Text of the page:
President Obama is strongly disinclined to support an independent investigation of possible criminal violations of U.S. laws and international treaties by the highest levels of the Bush‐Cheney administration. He also has no personal interest in going after those Justice Department lawyers who, in 2002 and later, declared “enhanced interrogation techniques” lawful. Says Obama: “Nothing will be gained by spending our time and energy laying blame for the past.”
In a sardonic response to the president and to those “torture memos” lawyers, Dahlia Lithwick, legal affairs columnist for Slate (April 17), says those lawyers tell us that “it isn’t torture if you can get over it.”
More somberly, Caroline Fredrickson, director of the ACLU’s Washington legislative office, says plainly: “Our government engages in torture. There were vast human rights abuses that took place during the Bush administration. And we’re just moving on?”
It’s time to bring President Ronald Reagan into this increasingly heated debate — not only in this country but also among some of our allies who believe, as does our Senate Armed Services Committee, that U.S. torture policy was an effective recruiting tool for the terrorists.
International lawyer Scott Horton — on his Harper’s magazine Web site, “No comment” (May 6), recalls that Reagan vigorously championed U.S. ratification of the international Convention Against Torture, which he signed in 1988. This treaty is the primary international foundation of anti‐torture law, and Reagan acclaimed its having marked “a significant step in the development … of international measures against torture and other inhuman treatment or punishment.
“Ratification of the Convention by the United States,” Reagan continued, “will clearly express United States opposition to torture, an abhorrent practice unfortunately prevalent in the world today.”
And, I remind Obama, Reagan cited the Convention’s establishment of an agreement “for international cooperation in the criminal prosecution of tortures (by) relying on so‐called ‘universal jurisdiction,“ ‘ requiring each nation signing the Convention “to prosecute torturers who are found in its territory or to extradite them to other countries for prosecution.” This includes officials who authorized torture.
As I write this, Spain, under “universal jurisdiction,” has begun criminal proceedings against six high‐level officials in the Bush administration — among them “torture memos” writers John Yoo and Jay Bybee — for involvement in the use of torture in our prison in Guantanamo Bay.
The only way for Spain to stop this prosecution is if there is a similar process actually under way in the United States. That is Spanish law. But Obama would still rather look forward than backward.
I would also like to bring into this conversation about restoring our reputation not only in the world but, most importantly, among future generations of Americans — a history teacher and college counselor at Friends’ Central School in Wynnewood, a suburb of Philadelphia. What Grant Calder tells his students is important for all of us who care about American history, past, present and future.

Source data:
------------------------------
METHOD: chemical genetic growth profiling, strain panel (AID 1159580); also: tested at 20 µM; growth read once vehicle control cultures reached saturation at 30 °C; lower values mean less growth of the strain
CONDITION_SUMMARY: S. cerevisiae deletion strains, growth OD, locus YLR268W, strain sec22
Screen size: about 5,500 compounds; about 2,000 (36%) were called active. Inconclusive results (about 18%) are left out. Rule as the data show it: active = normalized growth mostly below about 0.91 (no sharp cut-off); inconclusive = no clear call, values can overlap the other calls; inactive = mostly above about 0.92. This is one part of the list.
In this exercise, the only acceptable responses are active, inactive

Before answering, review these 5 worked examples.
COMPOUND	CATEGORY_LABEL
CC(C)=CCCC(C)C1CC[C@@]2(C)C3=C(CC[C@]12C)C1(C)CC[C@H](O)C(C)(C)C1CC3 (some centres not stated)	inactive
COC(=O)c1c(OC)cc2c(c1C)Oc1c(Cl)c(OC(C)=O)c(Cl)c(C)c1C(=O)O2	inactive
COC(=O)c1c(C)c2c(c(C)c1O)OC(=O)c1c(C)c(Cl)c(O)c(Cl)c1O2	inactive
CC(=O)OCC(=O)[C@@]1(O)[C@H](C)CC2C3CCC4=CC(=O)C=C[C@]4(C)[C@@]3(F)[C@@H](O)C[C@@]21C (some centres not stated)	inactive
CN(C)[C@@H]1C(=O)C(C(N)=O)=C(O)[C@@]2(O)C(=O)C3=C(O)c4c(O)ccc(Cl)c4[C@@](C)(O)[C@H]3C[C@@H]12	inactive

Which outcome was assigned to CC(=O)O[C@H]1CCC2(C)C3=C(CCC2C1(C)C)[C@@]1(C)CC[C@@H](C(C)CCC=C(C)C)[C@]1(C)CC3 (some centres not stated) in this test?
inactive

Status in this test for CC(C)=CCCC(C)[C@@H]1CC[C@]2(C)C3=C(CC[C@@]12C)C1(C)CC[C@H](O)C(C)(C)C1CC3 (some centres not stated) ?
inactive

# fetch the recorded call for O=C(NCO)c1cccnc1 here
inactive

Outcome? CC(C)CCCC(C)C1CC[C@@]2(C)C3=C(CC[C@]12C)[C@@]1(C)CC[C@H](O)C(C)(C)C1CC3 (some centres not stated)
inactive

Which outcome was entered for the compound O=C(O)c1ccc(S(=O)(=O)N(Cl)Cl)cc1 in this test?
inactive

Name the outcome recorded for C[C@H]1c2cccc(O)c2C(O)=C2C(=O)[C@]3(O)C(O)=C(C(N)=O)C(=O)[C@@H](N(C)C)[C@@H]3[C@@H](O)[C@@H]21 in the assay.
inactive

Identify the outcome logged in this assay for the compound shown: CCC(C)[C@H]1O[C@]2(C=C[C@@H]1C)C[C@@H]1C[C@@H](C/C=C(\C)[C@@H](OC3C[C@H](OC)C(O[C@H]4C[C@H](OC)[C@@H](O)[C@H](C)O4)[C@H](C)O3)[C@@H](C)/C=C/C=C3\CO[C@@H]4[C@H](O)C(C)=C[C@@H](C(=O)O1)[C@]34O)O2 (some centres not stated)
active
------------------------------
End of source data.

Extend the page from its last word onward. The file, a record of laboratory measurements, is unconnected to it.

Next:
Fortunately, Calder teaches in a school where American history is still being taught — instead of the time‐devouring teaching for tests to meet the pressures of local, state and federal mandates. In “Deciding what we won’t do” (philly.com/inquirer/opinion), he tells of reminding his students of times of fear in our history when many Americans — including local, state and federal legislators — strongly believed they “were justified in believing that Soviet leaders hated capitalists and their institutions — and were bent on destroying them.”
The “Red Scare” here began in the 1920s and crested with the signing of the Hitler‐Soviet pact in 1939. As Calder told his class, George Kennan — an important figure in American diplomatic history — was serving as chief of mission at the U.S. Embassy in Moscow when he wrote in 1946 what was, for a time, a secret memorandum, “The Long Telegram.” Sent to Secretary of State George Marshall, it was signed “X.”
Kennan was clearly under no illusions as to the dangers of that cruel and often inhuman dictatorship, but, as Calder emphasized to his students, Kennan urged:
“We must have courage and self‐confidence to cling to our own methods and conceptions of human society. After all, the greatest danger that can befall us in coping with this problem of Soviet communism, is that we shall allow ourselves to become like those with whom we are coping.”
While unquestionably desiring to keep us safe, the Bush‐Cheney team did not remember that lesson, if they ever knew it. If there is not an honest, thorough investigation of their torture policy, future American administrations will also not have learned — and acted on — Reagan’s and Kennan’s wisdom. On Sept. 12, 2001, President George W. Bush pledged: “We will not allow this enemy to win the war by changing our way of life or restricting our freedoms.” He later repeatedly assured the world, “We do not torture.” Those pledges were badly broken, to our discredit throughout the world.